Spotify recently hired Goldman Sachs, Morgan Stanley and Allen & Co. to explore a direct listing for shares that the company hopes will valued it at $13 billion.

To be sure, Spotify and Apple haven't always gotten along with the music industry. But through carefully orchestrated celebrity diplomacy, they were able to bring in high-profile holdouts such as Metallica, the Beatles, Led Zeppelin and Bruce Springsteen. 

While Pandora pushes Premium, Westergren faces an ever-more-difficult advertising environment. As all media companies have discovered, marketing dollars are increasingly going to digital, and most of that spending is going to just two companies: Google and Facebook (FB - Get Report) . Not only must Pandora compete with Spotify and Apple for on-demand subscribers, it must attract ad buyers at a time when Google and Facebook have become all-omnipotent. 

Pandora's strength remains its high name recognition and those nearly 80 million listeners. Those are certainly two points that Westergren and his board will be pushing as they speak with prospective buyers. 

One potential acquirer is Sirius XM (SIRI - Get Report) , the satellite TV operator that leveraged early deals with carmakers to grow a business that reported it ended 2016 with 31.3 million monthly subscribers.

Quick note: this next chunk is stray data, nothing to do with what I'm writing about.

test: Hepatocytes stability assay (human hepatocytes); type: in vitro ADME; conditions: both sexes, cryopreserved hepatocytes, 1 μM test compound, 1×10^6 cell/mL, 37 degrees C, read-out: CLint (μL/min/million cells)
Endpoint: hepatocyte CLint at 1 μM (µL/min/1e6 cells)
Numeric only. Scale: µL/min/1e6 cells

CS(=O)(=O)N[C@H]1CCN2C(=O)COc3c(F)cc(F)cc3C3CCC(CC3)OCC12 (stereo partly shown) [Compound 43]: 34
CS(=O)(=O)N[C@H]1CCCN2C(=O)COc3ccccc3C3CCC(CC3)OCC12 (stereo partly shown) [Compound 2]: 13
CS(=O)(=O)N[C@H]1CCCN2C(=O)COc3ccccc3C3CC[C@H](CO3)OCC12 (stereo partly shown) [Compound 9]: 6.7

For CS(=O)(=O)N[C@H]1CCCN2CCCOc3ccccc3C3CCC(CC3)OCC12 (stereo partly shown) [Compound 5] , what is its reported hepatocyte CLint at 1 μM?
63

Yet Greg Maffei, Sirius' chairman and CEO of Liberty Media, which controls the company, has chided Pandora for entering the on-demand market. Competing directly with Apple, Amazon, Google and even Spotify is a fool's errand. In February, Maffei said Sirius might consider buying Pandora if shares fell to $10.

Pandora stock on Monday afternoon was up 4 cents to $9.86, but the shares remain off more than 24% in 2017. 

Besides rivals Spotify, Apple Music or Jay-Z's Tidal, which sold a 33% stake to Sprint (S - Get Report) earlier this year, companies such as iHeartMedia (IHRT) or Facebook might be interested in a deal, Verna said. (That said, iHeartMedia may be headed to bankruptcy court if it cannot increase investor support for a debt swap, making an acquisition seemingly unlikely.) Entertainment and digital media companies are looking to generate more traffic, and music is one way to get there. A wireless carrier such as Verizon (VZ - Get Report) also might have interest in Pandora, he said.

After a meteoric rise, and a slow return to earth, Pandora's future as a standalone company may be coming to an end.

"It's easy to envision how one of those companies would want to acquire Pandora's assets," Verna said. "If Pandora comes out of this with a sale or something that preserves the brand, that's a good outcome."

Jim Cramer and the Action Alerts PLUS team have some thoughts about what's moving Cisco (CSCO - Get Report) shares. Find out what they are telling their investment club members by getting a free trial subscription to Action Alerts PLUS.